Is MTU Aero Engines AG (ETR:MTX) An Attractive Dividend Stock?

By
Simply Wall St
Published
March 28, 2021
XTRA:MTX
Source: Shutterstock

Dividend paying stocks like MTU Aero Engines AG (ETR:MTX) tend to be popular with investors, and for good reason - some research suggests a significant amount of all stock market returns come from reinvested dividends. Yet sometimes, investors buy a popular dividend stock because of its yield, and then lose money if the company's dividend doesn't live up to expectations.

While MTU Aero Engines's 0.6% dividend yield is not the highest, we think its lengthy payment history is quite interesting. Some simple analysis can reduce the risk of holding MTU Aero Engines for its dividend, and we'll focus on the most important aspects below.

Explore this interactive chart for our latest analysis on MTU Aero Engines!

historic-dividend
XTRA:MTX Historic Dividend March 29th 2021

Payout ratios

Dividends are usually paid out of company earnings. If a company is paying more than it earns, then the dividend might become unsustainable - hardly an ideal situation. So we need to form a view on if a company's dividend is sustainable, relative to its net profit after tax. MTU Aero Engines paid out 48% of its profit as dividends, over the trailing twelve month period. This is a middling range that strikes a nice balance between paying dividends to shareholders, and retaining enough earnings to invest in future growth. One of the risks is that management reinvests the retained capital poorly instead of paying a higher dividend.

We also measure dividends paid against a company's levered free cash flow, to see if enough cash was generated to cover the dividend. MTU Aero Engines' cash payout ratio last year was 5.4%. Cash flows are typically lumpy, but this looks like an appropriately conservative payout. It's encouraging to see that the dividend is covered by both profit and cash flow. This generally suggests the dividend is sustainable, as long as earnings don't drop precipitously.

Consider getting our latest analysis on MTU Aero Engines' financial position here.

Dividend Volatility

From the perspective of an income investor who wants to earn dividends for many years, there is not much point buying a stock if its dividend is regularly cut or is not reliable. For the purpose of this article, we only scrutinise the last decade of MTU Aero Engines' dividend payments. The dividend has been cut on at least one occasion historically. During the past 10-year period, the first annual payment was €1.1 in 2011, compared to €1.3 last year. This works out to be a compound annual growth rate (CAGR) of approximately 1.3% a year over that time. The growth in dividends has not been linear, but the CAGR is a decent approximation of the rate of change over this time frame.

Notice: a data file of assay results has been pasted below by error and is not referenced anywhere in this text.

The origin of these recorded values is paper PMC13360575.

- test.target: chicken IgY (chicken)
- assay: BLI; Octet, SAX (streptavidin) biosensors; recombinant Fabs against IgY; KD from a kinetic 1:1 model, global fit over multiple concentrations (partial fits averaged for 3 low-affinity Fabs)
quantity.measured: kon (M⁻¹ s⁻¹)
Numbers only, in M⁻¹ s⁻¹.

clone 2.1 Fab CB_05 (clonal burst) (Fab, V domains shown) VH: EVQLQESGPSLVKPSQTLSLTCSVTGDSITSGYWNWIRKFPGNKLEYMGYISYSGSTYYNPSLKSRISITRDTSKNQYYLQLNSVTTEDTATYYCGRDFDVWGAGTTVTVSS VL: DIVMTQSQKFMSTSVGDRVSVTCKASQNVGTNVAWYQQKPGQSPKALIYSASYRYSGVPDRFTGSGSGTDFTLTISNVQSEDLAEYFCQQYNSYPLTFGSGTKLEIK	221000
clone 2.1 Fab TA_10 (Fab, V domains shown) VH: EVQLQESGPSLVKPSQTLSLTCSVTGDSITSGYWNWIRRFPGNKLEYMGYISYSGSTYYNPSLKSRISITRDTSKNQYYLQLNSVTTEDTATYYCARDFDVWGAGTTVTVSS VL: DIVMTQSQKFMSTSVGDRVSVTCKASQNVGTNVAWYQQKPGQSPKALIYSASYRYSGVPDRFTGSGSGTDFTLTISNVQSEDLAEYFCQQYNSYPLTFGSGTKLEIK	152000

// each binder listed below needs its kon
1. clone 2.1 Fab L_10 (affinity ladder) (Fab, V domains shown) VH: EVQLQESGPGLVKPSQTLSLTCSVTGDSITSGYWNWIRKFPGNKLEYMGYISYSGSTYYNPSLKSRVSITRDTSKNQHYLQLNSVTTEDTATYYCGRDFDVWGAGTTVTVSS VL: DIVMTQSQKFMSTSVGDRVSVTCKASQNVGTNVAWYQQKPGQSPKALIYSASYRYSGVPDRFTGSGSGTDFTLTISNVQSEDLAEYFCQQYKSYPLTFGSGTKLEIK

It's good to see some dividend growth, but the dividend has been cut at least once, and the size of the cut would eliminate most of the growth, anyway. We're not that enthused by this.

Dividend Growth Potential

With a relatively unstable dividend, it's even more important to see if earnings per share (EPS) are growing. Why take the risk of a dividend getting cut, unless there's a good chance of bigger dividends in future? In the last five years, MTU Aero Engines' earnings per share have shrunk at approximately 9.2% per annum. A modest decline in earnings per share is not great to see, but it doesn't automatically make a dividend unsustainable. Still, we'd vastly prefer to see EPS growth when researching dividend stocks.

Conclusion

When we look at a dividend stock, we need to form a judgement on whether the dividend will grow, if the company is able to maintain it in a wide range of economic circumstances, and if the dividend payout is sustainable. It's great to see that MTU Aero Engines is paying out a low percentage of its earnings and cash flow. Earnings per share are down, and MTU Aero Engines' dividend has been cut at least once in the past, which is disappointing. In sum, we find it hard to get excited about MTU Aero Engines from a dividend perspective. It's not that we think it's a bad business; just that there are other companies that perform better on these criteria.

Market movements attest to how highly valued a consistent dividend policy is compared to one which is more unpredictable. However, there are other things to consider for investors when analysing stock performance. For instance, we've picked out 3 warning signs for MTU Aero Engines that investors should take into consideration.

We have also put together a list of global stocks with a market capitalisation above $1bn and yielding more 3%.

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This article by Simply Wall St is general in nature. It does not constitute a recommendation to buy or sell any stock, and does not take account of your objectives, or your financial situation. We aim to bring you long-term focused analysis driven by fundamental data. Note that our analysis may not factor in the latest price-sensitive company announcements or qualitative material. Simply Wall St has no position in any stocks mentioned.
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Simply Wall St is focused on providing unbiased, high-quality research coverage on every listed company in the world. Our research team consists of data scientists and multiple equity analysts with over two decades worth of financial markets experience between them.